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One-Pot Conversion of Cinnamaldehyde to 2-Phenylethanol via a Biosynthetic Cascade Reaction

One-Pot Conversion of Cinnamaldehyde to 2-Phenylethanol via a Biosynthetic Cascade Reaction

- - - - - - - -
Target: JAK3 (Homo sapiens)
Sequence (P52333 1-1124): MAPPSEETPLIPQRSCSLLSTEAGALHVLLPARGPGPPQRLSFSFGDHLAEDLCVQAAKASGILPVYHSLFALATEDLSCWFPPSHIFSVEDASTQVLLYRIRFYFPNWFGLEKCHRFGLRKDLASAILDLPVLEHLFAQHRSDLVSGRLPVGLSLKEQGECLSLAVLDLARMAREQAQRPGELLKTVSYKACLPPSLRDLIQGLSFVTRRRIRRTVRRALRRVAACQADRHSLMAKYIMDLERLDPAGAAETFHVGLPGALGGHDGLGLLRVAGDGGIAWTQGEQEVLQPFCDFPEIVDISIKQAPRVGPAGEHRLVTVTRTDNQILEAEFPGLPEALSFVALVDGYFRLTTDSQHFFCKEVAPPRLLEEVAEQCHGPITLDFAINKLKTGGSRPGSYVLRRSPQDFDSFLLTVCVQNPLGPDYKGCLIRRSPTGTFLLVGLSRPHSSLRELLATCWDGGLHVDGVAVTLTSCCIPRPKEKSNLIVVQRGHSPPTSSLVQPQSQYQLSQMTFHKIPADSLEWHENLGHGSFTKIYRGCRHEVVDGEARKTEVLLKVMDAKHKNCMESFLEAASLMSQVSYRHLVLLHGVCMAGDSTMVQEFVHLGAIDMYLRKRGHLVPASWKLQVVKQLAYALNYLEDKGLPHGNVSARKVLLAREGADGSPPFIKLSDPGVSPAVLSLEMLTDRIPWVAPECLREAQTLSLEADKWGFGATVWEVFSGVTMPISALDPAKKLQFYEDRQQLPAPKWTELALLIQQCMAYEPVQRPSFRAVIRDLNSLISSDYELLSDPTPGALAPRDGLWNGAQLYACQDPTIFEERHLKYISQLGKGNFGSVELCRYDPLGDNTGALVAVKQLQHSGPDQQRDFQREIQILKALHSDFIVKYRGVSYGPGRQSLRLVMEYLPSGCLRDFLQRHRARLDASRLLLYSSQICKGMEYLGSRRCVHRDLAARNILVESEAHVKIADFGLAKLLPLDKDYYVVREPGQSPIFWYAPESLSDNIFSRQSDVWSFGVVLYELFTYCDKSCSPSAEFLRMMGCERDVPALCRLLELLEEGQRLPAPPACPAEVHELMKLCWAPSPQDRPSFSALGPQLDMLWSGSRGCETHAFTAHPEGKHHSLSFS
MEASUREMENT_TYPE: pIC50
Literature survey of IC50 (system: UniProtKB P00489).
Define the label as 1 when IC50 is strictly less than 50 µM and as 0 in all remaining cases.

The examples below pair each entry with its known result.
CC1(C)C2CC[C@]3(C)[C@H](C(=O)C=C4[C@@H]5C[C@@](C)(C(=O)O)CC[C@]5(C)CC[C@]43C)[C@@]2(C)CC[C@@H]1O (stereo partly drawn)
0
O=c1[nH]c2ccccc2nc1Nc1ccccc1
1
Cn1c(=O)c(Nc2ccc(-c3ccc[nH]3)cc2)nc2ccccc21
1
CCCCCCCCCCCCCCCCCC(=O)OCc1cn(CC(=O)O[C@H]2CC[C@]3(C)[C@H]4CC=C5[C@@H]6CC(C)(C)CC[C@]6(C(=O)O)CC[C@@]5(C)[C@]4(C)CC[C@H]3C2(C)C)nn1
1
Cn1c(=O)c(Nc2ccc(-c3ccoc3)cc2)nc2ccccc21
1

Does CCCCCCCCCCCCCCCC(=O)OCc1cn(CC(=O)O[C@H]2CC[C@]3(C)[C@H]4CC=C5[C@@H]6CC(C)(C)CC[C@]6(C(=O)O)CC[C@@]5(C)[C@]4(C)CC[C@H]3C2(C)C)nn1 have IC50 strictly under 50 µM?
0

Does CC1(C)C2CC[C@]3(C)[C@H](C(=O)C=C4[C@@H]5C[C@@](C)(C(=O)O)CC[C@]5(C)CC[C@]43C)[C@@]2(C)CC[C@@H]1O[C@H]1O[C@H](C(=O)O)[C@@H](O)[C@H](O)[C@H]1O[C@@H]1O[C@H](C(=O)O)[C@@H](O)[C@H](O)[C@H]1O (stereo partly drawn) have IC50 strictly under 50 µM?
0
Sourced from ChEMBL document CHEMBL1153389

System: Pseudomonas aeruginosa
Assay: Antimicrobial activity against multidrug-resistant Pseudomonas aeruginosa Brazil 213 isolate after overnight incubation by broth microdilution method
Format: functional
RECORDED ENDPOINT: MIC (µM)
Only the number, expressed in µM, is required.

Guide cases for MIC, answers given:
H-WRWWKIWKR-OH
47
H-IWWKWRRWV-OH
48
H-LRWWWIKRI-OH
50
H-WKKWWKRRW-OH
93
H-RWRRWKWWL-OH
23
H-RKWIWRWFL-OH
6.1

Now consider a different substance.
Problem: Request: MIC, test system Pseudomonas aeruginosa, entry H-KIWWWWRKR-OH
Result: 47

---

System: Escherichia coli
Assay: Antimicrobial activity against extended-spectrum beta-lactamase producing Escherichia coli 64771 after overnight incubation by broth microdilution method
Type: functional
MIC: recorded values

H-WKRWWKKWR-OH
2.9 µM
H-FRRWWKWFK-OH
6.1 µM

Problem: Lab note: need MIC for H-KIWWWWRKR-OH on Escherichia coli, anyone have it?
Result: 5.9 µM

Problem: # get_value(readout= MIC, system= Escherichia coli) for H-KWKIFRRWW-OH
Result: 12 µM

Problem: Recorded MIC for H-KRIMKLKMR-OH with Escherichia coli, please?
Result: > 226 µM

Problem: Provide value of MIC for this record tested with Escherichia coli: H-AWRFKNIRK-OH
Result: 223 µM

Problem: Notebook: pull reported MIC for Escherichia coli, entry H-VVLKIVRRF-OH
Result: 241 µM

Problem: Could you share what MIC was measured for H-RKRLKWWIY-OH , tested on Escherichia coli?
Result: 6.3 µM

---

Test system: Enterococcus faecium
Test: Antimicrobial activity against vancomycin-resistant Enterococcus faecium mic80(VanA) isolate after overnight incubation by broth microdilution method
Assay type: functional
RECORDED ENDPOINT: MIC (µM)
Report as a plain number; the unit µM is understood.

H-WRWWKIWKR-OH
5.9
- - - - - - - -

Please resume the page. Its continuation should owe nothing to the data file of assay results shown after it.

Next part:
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  One-Pot Conversion of Cinnamaldehyde to 2 ‑ Phenylethanol via aBiosynthetic Cascade Reaction  Amanda Vorster, Martha S. Smit, and Diederik J. Opperman * Department of Biotechnology, University of the Free State, Bloemfontein 9300, South Africa * S  Supporting Information  ABSTRACT:  A novel biosynthetic pathway for the produc-tion of natural 2-phenylethanol from cinnamaldehyde isreported. An ene-reductase (OYE)-mediated selective hydro-genation of cinnamaldehyde to hydrocinnamaldehyde isfollowed by a regioselective Baeyer −  Villiger oxidation(BVMO) to produce the corresponding formate ester thateither spontaneously hydrolyzes to 2-phenylethanol in wateror is assisted by a formate dehydrogenase (FDH). Thiscascade reaction is performed in a one-pot fashion at ambienttemperature and pressure. High selectivity and completeconversion were achieved.2-Phenylethanol (2-PE) is an aromatic alcohol with a roselikearoma. 1 It is an important chemical used in the food andfragrance industry, with annual production of 2-PE estimatedat more than 10000 tons. 2 Traditionally natural 2-PE isextracted and puri 󿬁 ed from  󿬂 owers, speci 󿬁 cally the hydro-distillation of rose petals. 3 This natural route, however, yields very low product recovery with very high cost implications. Tomeet the current global demands for 2-PE, most 2-PE is thuscurrently synthesized chemically. 2-PE can be chemically synthesized by a Grignard reaction from chlorobenzene 4 or viaFriedel − Crafts alkylation of benzene. 5 Both of these chemicalroutes have several drawbacks including the use of hazardousor corrosive chemicals, di ffi cult separation mixtures, and low selectivity. Alternatively, 2-PE production has been demon-strated via the catalytic hydrogenation of styrene oxide.Originally proven using Raney nickel as catalyst and hydrogen gas, 6 other nonpyrophoric catalysts have been developed. 7 − 9  Although the cost of chemical 2-PE is signi 󿬁 cantly lower thanthat of natural 2-PE, chemically synthesized 2-PE is limited inits use as an aroma compound in food, beverages, andcosmetics. Not only do these reactions rely on petrochemicalfeedstocks, but the formation of various side products, which ateven very low concentrations can destroy the aroma of 2-PE.The increased demand for natural products has seen the rapid development of biotechnological routes to 2-PE. 2 ,10 − 12 The US Food and Drug Administration and Europeanlegislation state that products from biotechnological (enzy-matic or microbiological) processes can be classi 󿬁 ed as naturalif the substrate used is of natural srcin. 13 ,14  Yeasts such as Saccharomyces cerevisiae  and  Kluyveromyces mar xianus  canconvert  L -phenylalanine via the Ehrlich pathway  15 − 17 to 2-PE via phenylpyruvate and phenylacetaldehyde when actively metabolizing cells are given  L -Phe as the sole nitrogen source.The intermediates can, however, be overoxidized viaendogenous dehydrogenases present in these yeasts. Addition-ally, 2-PE can also be further metabolized and degraded. 2-PEproduction is also eventually limited by its toxicity to growingcells. For the e ffi cient production of 2-PE from  L -Phe in situproduct removal to avoid 2-PE toxicity is thus essential. Muchresearch has been done on improving the productivity of this  biological route, e.g., biphasic or in situ product removal 18 − 21 to overcome the toxicity of 2-PE and genetic engineering of  yeasts strains to increase space − time yields (STY). 22 Engineered bacterial strains mimicking the Ehrlich pathway hav e also been created for the production of 2-PE from  L -Phe 23 − 25 or from glucose by exploiting the shikimatepathway. 26 − 28 More recently, an  E. coli  strain coexpressingstyrene monooxygenase (SMO), styrene oxide isomerase(SOI), and phenylacetaldehyde reductase (PAR) was shownto catalyze the hydration of styrene to 2-PE. 29 2-PE production via this styrene pathway was also recently extended, enablingthe conversion of   L -Phe to styrene by introducing phenyl-alanine ammonia lyase (PAL) and phenylacrylic aciddecarboxylase (PAD). 30 Similarly, an engineered styreneproducing  E. coli  strain 31  was further modi 󿬁 ed through theintroduction of SMO and SOI for 2-PE production fromglucose. 32  Although product titers of ca. 2 g L − 1  were reached,high glucose loading was required with yields of only 61 mg 2-PE g − 1 glucose. 2-PE production from glucose could besigni 󿬁 cantly improved (ca. 5-fold) by utilizing two  E. coli strains to couple  L -Phe production from glucose and its furtherconversion to 2-PE. 33 Despite improved 2-PE titers, the systemlikewise required high glucose concentrations with  L -Phe yieldsof only 60 mg g − 1 glucose. We propose a new synthetic route for natural 2-PEproduction from inexpensive and abundant cinnamaldehyde Received:  July 25, 2019 Published:  August 19, 2019 Cite This:  Org. Lett.  2019, 21, 7024 − 7027 © 2019 American Chemical Society  7024  DOI:10.1021/acs.orglett.9b02611 Org. Lett.  2019, 21, 7024 − 7027    D  o  w  n   l  o  a   d  e   d  v   i  a   U   N   I   V   O   F   T   H   E   F   R   E   E   S   T   A   T   E  o  n   O  c   t  o   b  e  r   1   1 ,   2   0   1   9  a   t   1   8  :   0   7  :   4   6   (   U   T   C   ) .   S  e  e   h   t   t  p  s  :   /   /  p  u   b  s .  a  c  s .  o  r  g   /  s   h  a  r   i  n  g  g  u   i   d  e   l   i  n  e  s   f  o  r  o  p   t   i  o  n  s  o  n   h  o  w   t  o   l  e  g   i   t   i  m  a   t  e   l  y  s   h  a  r  e  p  u   b   l   i  s   h  e   d  a  r   t   i  c   l  e  s .  (Scheme 1) mediated via a biocatalytic cascade reactionutilizing a novel Baeyer −  Villiger monooxygenase (BVMO).Our previous investigations into BVMOs revealedBVMO  AFL838  from  Aspergillus flavus  to uniquely and preferen-tially produce formyl esters rather than fatty acids fromaliphatic aldehydes. 34 Testing of BVMO  AFL838  and itsorthologue from  A. oryzyae  (BVMO  AO ) against hydro-cinnamaldehyde gave exclusively the formyl ester whichspontaneously hydrolyzes in aqueous solution to 2-phenyl-ethanol. It has also been reported extensively in literature thatene-reductases (ERs) from the Old Yellow Enzyme (OYE)family can reduce the  α  ,  β  -unsaturated double bond of  cinnamaldehyde and its derivatives. 35 − 38 Indeed, screening of  󿬁  ve recombinant ERs (Figure S3) revealed the ERs from  S.cerevisiae  ( “ classical ”  OYEs), also commonly referred to asOYE2 and OYE3, to rapidly reduce the activated C − C double bond of cinnamaldehyde. Further kinetic characterizationrevealed OYE3 to have approximately three times higherspeci 󿬁 c activity ( V  max  ) for cinnamaldehyde than OYE2, andalso a lower  K  M  (0.07 mM). Despite mild product inhibition,the catalytic e ffi ciency of OYE3 was still higher than that of OYE2 and was therefore selected (Figure S5).Thus, as an initial proof-of-principle, an in vivo cascade wasconstructed in  E. coli  , with simultaneous recombinantexpression of OYE3 and BVMO  AO . The pET-Duet-1 vectorcontaining the open reading frames of both biocatalysts weretransformed into  E. coli  BL21(DE3) and grown for 12 h at 25 ° C, after which 10 mM cinnamaldehyde was introduced to thegrowing culture and conversion determined after 2 and 24 h.Despite complete conversion of the cinnamaldehyde after 2 h,only ca. 2.7 mM 2-PE was observed, which increased to ca. 4.2mM after 24 h (Figure S1). Although 2-PE was obtained, thelow yields with various side products formed, such as thecorresponding alcohols from cinnamaldehyde and hydro-cinnamaldehyde, could be attributed to the action of endogenous enzymes of   E. coli  such as alcohol dehydrogenases(ADHs). Despite many of these reactions being reversible,phenacetaldehyde and benzyl alcohol were also observed,suggesting the endogenous ADHs are also able to convert thedesired 2-PE to the corresponding aldehyde and furtherconversion by the BVMO. Biotransformations under non-growing conditions in only bu ff  er were also evaluated. As bothof these enzymes require NADPH as cofactor, the reactionmixtures were supplemented with 100 mM glucose andglycerol to allow cofactor recycling via  E. coli  centralmetabolism. Similar low conversion and high side-productformation were observed.In an e ff  ort to avoid side-product formation and increase 2-PE yields, we decided to change to an in vitro system usingpuri 󿬁 ed biocatalysts. Reaction mixtures (1 mL) contained 2  μ M of ER and BVMO and 1 U of puri 󿬁 ed glucosedehydrogenase (  Bm GDH) with 100 mM glucose for cofactorregeneration. Disappointingly low concentrations of 2-PE wereagain observed (<2 mM) but with side product formationdrastically reduced. Examination of the time-course analysis of the intermediates of the cascade revealed the ER-mediatedreduction step to proceed rapidly, with the complete reductionof the cinnamaldehyde within 1 − 2 h and the rate-limiting stepthe autohydrolysis of the phenethyl formate to 2-PE (Figure 1. A Tris adduct, formed as a Schi ff   base with hydro-cinnamaldehyde, was also observed in the earlier stages of the reaction. This reversible reaction, occurring at higher pH values, 39 decreased the initial e ff  ective hydrocinnamaldehydeconcentration, potentially alleviating the observed substrateinhibition of BVMO  AO  with hydrocinnamaldehyde (FigureS6).Overall, the reaction leveled o ff   after only 4 h, with nofurther conversion of hydrocinnamaldehyde by the BVMO norautohydrolysis of the already produced phenethyl formate.Evaluation of the pH after 24 h of biotransformation revealedsigni 󿬁 cant acidi 󿬁 cation of the reaction (pH < 4).Glucose dehydrogenase is known to form gluconic acidduring cofactor recycling, 40 lowering the pH after prolongedreactions to below the operational levels for many biocatalysts.However, considering the concentrations of the substrates andintermediates utilizing NADPH during the biotransformation,this atypically fast and drastic acidi 󿬁 cation could be attributedto the uncoupling of the OYE. OYEs are known to also readily reduce molecular oxygen, 35 leading to the formation of reactiveoxygen species and the depletion of glucose (and thusexcessive gluconic acid production) even in the absence of  Scheme 1. Biosynthetic Pathway of 2-Phenylethanol fromCinnamaldehyde via an Enzymatic Cascade Involving anEne-Reductase from the OYE Family of Enzymes and aBaeyer −  Villiger Monooxygenase and Water-AssistedHydrolysis Figure 1.  Time course of the conversion of cinnamaldehyde to 2-phenylethanol via the biocatalytic cascade reaction using glucosedehydrogenase for cofactor regeneration. Conditions: 50 mM Tris-HCl bu ff  er (pH 8), [ Sc OYE3] = 2  μ M, [BVMO  AO ] = 2  μ M,[  Bm GDH] = 1 U mL − 1  , [glucose] = 100 mM, [NADP + ] = 0.3 mM,[cinnamaldehyde] = 10 mM,  T   = 25  ° C, shaking = 200 rpm. Organic Letters  Letter DOI:10.1021/acs.orglett.9b02611 Org. Lett.  2019, 21, 7024 − 7027 7025  substrate. Incubation of phenethyl formate in aqueous bu ff  ersat di ff  erent pH values also showed a signi 󿬁 cant pH dependenceof the rate of hydrolysis, with signi 󿬁 cantly lower rates observedat neutral pH values and almost none at pH 6 (Figure S7). Thecascade was again tested with the bu ff  ering capacity increased(200 mM Tris, pH 8). Nearly complete conversion of thecinnamaldehyde to 2-PE was observed after only 8 h, with only trace amounts of intermediates (with the exception of phenethyl formate) observed after 4 h (Figure 2). Completeconversion was obtained after 12 h, but surprisingly, benzylalcohol was again observed as a minor byproduct (Figure S4). As no ADHs are present and none of the enzymes have beenfound to possess the ability to oxidize 2-PE, the manner for benzyl alcohol formation is currently unknown.To avoid the constraint of exceedingly high bu ff  erconcentrations, we decided to replace the GDH with aformate dehydrogenase (FDH). FDH is a common cofactorregenerating enzyme utilizing formate to regenerate NAD + toNADH with only CO 2  as byproduct. Wild-type FDH, however,typically only accepts NAD + and not its phosphorylatedcounterpart NADP + . 41 Two mutants of the FDH from  Candidaboidini  ( Cb FDH) have been described in the literature with theability to also accept NADP + . These two mutant  Cb FDHs(designated as CbFDH_P1 42 and P2 43 ) were thus createdthrough site-directed mutagenesis for this study. Higherturnover frequencies (TOFs) were observed with  Cb FDH_P2under the tested conditions and were selected for NADPHregeneration. Moreover, FDHs have previously been demon-strated to accept formate esters as alternative substrates. Thisoxidative ester cleavage also yields terminal alcohols and CO 2 instead of formic acid. 44 ,45 Phenethyl formate was testedagainst  Cb FDH (and the NADP + -speci 󿬁 c mutant P2), whichproved to be accepted as a substrate with oxidative hydrolysisto 2-PE, albeit at very low reaction rates. Although it would be advantageous to have a redox-balancedcascade reaction, the proposed cascade reaction requires twicethe molar equivalents of reduced cofactor (Scheme 2). Additional formate was thus included as cosubstrate to redox  balance the cascade. As the observed speci 󿬁 c activity of  Cb FDH is much lower than that of   Bm GDH, reactions wereconstrained and contained only 0.2 U of   Cb FDH. Cofactorregeneration now became the limiting factor, as cinnamalde-hyde was only completely converted after 4 h, and signi 󿬁 cantamounts of intermediates other than phenethyl formate wereobserved at 8 h. Nearly complete conversion to 2-PE was,however, still observed after 12 h (Figure 3) and noacidi 󿬁 cation was observed, allowing for the cascade reactionto proceed in a low concentration bu ff  er.In summary, we report here a novel biocatalytic one-potcascade reaction for the conversion of cinnamaldehyde to 2-phenylethanol. This cascade allows for the conversion of cheapand abundant cinnamon to natural rose  󿬂 avor, a high-value  󿬁 nechemical in the food and fragrance industry. Total turnovernumbers, with respect to either  Sc OYE3 or BVMO  AO  , of more Figure 2.  Time course of the conversion of cinnamaldehyde to 2-phenylethanol via the biocatalytic cascade reaction using glucosedehydrogenase for cofactor regeneration under higher bu ff  erconcentrations. Conditions: 200 mM Tris − HCl bu ff  er (pH 8),[ Sc OYE3] = 2  μ M, [BVMO  AO ] = 2  μ M, [  Bm GDH] = 1 U mL − 1  ,[glucose] = 100 mM, [NADP + ] = 0.3 mM, [cinnamaldehyde] = 10mM,  T   = 25  ° C, shaking = 200 rpm. Scheme 2. Biosynthetic Pathway of 2-Phenylethanol fromCinnamaldehyde via an Enzymatic Cascade Involving anEne-Reductase from the OYE Family of Enzymes and aBaeyer −  Villiger Monooxygenase with FormateDehydrogenase Mediated Cofactor Regeneration andOxidative Cleavage of Phenethyl Formate Figure 3.  Time course of the conversion of cinnamaldehyde to 2-phenylethanol via the biocatalytic cascade reaction using formatedehydrogenase for cofactor regeneration. Conditions: 50 mM Tris-HCl bu ff  er (pH 8), [ Sc OYE3] = 2  μ M, [BVMO  AO ] = 2  μ M,[ Cb FDH_P2] = 0.2 U mL − 1  , [formate] = 50 mM, [NADP + ] = 0.3mM, [cinnamaldehyde] = 10 mM,  t   = 25  ° C, shaking = 200 rpm. Organic Letters  Letter DOI:10.1021/acs.orglett.9b02611 Org. Lett.  2019, 21, 7024 − 7027 7026  than 4000 were routinely obtained, and space time yields of  between 0.07 and 0.09 g L − 1 h − 1 (aqueous phase) wereachieved in these initial unoptimized proof-of-principleexperiments. Upon complete conversion, isolated yields of atleast 60% (6 mM 2-PE) were typically obtained. ■  ASSOCIATED CONTENT * S  Supporting Information The Supporting Information is available free of charge on the ACS Publications website at DOI: 10.1021/acs.or-glett.9b02611.Biocatalyst production and puri 󿬁 cation, experimentalprocedures, characterization data, and GC − MS spectraof products and intermediates (PDF) ■  AUTHOR INFORMATION Corresponding Author * Tel: +27 51 401 2714. E-mail: ORCID Diederik J. Opperman:  0000-0002-2737-8797 Notes The authors declare no competing  󿬁 nancial interest. ■  ACKNOWLEDGMENTS  We thank Mr. Sarel Marais (University of the Free State) forGC − MS analyses. This study was funded by the Technology Innovation Agency (TIA), South Africa. ■  REFERENCES (1) Fahlbusch, K.-G.; Hammerschmidt, F.-J.; Panten, J.;Pickenhagen, W.; Schatkowski, D.; Bauer, K.; Garbe, D.; Surburg,H. Flavors and Fragrances. 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Oct 13, 2019